Virginia mom and daughter want closure for man who died in Myrtle Beach motorcycle wreck

Ivory Price is prepared for the range of emotions her 7-year-old daughter Naomi might show Thursday, which marks one year since her father died in a fatal hit-and-run crash in Myrtle Beach.

“She’s very smart at 7,” she said. “She hasn’t said a word this week, but I’m preparing myself for when she wakes up and realizes that it’s the date her father was killed.”

Andre Price, 46, was riding a motorcycle in Myrtle Beach May 22, 2013 when a van failed to yield right-of-way and hit him, according to Myrtle Beach police.

Andre Price was about to go through the intersection of U.S. 501 and Robert Grissom Parkway and had a green light, said Capt. David Knipes. A white panel work van that was northbound on U.S. 501 and turned left onto Robert Grissom Parkway when the crash occurred.

Andre Price was wearing a helmet, but it came off during the crash. The van was described by witnesses as having a rack with a blue tarp on the top, dual doors and windows in the rear, Knipes said. Police have not found the van or it’s driver.

It’s a case Horry County Chief Deputy Coroner Tamara Willard said she hopes is solved soon.

“I can’t in good conscience just let his death go,” she said.

Ivory Price, who lives in Danville, Va., said she wants closure.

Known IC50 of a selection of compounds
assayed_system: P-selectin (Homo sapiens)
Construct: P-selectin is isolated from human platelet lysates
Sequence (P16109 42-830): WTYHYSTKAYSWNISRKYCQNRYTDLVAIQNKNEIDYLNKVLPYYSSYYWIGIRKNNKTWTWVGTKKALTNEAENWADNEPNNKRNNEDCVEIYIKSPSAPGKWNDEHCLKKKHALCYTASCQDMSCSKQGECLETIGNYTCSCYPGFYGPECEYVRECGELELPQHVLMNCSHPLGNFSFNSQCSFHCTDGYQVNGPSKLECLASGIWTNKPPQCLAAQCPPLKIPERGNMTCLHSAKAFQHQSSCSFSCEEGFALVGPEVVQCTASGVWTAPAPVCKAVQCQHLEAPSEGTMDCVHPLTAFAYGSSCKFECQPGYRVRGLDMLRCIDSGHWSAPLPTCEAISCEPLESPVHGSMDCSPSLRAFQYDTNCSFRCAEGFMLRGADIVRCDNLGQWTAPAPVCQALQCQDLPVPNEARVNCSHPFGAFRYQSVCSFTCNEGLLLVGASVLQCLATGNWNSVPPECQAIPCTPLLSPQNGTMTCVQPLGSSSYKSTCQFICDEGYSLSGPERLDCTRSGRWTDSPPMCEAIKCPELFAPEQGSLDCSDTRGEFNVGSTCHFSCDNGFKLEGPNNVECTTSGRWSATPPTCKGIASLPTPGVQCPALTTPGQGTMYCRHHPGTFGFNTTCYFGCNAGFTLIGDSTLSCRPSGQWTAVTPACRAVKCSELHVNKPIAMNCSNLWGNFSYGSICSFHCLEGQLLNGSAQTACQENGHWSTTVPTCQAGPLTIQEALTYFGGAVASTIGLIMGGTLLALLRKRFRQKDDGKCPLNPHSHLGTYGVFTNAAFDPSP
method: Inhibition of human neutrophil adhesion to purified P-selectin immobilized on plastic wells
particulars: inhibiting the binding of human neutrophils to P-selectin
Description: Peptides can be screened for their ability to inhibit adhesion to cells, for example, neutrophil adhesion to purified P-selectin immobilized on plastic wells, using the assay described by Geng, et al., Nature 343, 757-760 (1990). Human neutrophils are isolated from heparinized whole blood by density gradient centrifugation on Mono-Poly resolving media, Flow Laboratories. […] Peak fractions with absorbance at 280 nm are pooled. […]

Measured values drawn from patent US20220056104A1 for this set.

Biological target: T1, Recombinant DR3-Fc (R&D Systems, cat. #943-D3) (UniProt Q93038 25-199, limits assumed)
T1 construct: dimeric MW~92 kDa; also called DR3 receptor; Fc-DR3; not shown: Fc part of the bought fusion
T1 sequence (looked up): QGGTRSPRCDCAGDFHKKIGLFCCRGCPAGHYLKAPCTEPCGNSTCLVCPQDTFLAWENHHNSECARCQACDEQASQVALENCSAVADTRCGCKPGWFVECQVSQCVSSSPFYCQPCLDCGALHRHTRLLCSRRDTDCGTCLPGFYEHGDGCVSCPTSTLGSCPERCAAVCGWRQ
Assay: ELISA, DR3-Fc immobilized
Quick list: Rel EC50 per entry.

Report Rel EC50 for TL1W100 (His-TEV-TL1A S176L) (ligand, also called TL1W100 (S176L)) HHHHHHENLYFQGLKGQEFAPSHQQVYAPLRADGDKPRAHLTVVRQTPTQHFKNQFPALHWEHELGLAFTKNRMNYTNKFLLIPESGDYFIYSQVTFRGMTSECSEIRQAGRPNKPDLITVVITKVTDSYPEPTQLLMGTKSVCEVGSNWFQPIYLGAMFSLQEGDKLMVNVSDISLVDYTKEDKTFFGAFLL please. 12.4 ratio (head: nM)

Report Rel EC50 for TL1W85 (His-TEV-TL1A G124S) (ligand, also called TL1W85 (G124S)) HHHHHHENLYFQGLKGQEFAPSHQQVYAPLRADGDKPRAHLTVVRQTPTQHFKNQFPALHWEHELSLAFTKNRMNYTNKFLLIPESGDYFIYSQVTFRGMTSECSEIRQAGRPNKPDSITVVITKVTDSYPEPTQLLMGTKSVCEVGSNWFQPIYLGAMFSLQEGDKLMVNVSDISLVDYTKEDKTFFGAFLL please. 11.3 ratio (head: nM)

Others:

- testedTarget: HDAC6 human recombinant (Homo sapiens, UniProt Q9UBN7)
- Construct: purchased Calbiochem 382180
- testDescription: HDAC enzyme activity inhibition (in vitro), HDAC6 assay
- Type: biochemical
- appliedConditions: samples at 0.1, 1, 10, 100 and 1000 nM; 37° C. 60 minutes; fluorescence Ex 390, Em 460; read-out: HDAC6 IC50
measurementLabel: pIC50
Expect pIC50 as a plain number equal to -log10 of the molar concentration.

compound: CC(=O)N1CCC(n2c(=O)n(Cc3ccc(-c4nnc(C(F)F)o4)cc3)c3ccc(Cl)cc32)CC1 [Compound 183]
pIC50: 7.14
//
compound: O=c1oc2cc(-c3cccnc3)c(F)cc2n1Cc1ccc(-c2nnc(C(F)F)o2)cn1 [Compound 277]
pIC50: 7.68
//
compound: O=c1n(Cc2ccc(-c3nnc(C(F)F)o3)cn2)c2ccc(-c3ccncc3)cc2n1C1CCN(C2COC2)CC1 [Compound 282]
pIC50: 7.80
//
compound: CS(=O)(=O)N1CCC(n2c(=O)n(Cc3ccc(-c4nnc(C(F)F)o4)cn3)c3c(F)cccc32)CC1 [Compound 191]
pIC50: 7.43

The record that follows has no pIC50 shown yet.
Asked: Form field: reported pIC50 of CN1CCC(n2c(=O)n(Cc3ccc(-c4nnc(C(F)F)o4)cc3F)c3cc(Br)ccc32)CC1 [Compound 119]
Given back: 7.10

“I just want justice,” she said. “Whatever they see fit, I’m OK with that. I don’t think someone should be able to take a life and that be it. Whatever is done, it won’t bring him back. But the person would be held responsible for their actions.”

She said the most difficult thing about her husband’s death is being strong for her daughter and witnessing her daughter’s pain.

“My daughter, she is taking it very hard and occasionally she’ll just break down and cry,” Ivory Price said. “Just out of the blue ... it hits her at any given time. It may be two or three weeks and she may not saying anything, then one day she’ll cry and say she misses her daddy or ‘I want to see my daddy.’”

Andre Price, who was from Lumberton, N.C., was adventurous, enjoyed being outside and loved driving his tractor trailer, his wife said. He also was a loving father.

Ivory Price isn’t making a trip to Myrtle Beach or his grave site in North Carolina for the anniversary in hopes of protecting her daughter. She said Thursday will be a difficult day.

“It’s hard,” she said. “It doesn’t seem like its been a year and I’m starting to feel the weight of it with the anniversary ... It’s like its happening all over again because nothing has come out of it.”

Anyone with information about the crash can call the Myrtle Beach Police Department at 918-1382.